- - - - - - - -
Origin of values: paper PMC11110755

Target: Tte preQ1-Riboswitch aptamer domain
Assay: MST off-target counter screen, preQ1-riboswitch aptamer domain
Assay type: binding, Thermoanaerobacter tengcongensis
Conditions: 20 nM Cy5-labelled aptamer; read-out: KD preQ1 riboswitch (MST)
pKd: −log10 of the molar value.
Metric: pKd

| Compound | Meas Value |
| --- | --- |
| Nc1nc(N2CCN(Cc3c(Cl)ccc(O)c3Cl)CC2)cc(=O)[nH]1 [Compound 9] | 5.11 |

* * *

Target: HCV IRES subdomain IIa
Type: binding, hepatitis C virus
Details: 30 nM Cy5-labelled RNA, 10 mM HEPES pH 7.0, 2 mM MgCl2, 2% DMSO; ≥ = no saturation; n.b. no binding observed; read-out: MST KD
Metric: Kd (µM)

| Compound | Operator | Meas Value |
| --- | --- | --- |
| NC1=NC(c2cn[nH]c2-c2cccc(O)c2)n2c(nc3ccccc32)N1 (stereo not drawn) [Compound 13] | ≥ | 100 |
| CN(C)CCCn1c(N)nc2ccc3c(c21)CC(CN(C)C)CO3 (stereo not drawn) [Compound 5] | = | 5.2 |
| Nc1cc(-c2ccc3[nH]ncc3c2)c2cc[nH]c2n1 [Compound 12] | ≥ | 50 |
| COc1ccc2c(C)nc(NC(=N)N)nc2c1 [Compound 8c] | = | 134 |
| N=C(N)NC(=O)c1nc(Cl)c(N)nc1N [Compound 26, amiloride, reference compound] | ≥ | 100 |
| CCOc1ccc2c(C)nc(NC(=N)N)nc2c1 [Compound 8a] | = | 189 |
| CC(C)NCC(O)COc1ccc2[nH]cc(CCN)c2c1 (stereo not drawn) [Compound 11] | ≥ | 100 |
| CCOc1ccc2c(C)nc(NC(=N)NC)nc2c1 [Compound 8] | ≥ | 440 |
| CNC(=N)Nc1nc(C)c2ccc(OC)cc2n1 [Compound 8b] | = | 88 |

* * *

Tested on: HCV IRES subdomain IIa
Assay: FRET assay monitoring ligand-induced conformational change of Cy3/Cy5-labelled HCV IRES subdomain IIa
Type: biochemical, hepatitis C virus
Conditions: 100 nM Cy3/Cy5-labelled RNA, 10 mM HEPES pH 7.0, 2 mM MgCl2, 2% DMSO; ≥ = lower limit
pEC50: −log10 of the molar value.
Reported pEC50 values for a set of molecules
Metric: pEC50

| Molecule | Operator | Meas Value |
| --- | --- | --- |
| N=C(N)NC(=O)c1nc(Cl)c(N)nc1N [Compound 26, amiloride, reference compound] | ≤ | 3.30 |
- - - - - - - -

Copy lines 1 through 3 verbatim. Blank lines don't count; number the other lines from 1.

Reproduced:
Origin of values: paper PMC11110755

Target: Tte preQ1-Riboswitch aptamer domain
Assay: MST off-target counter screen, preQ1-riboswitch aptamer domain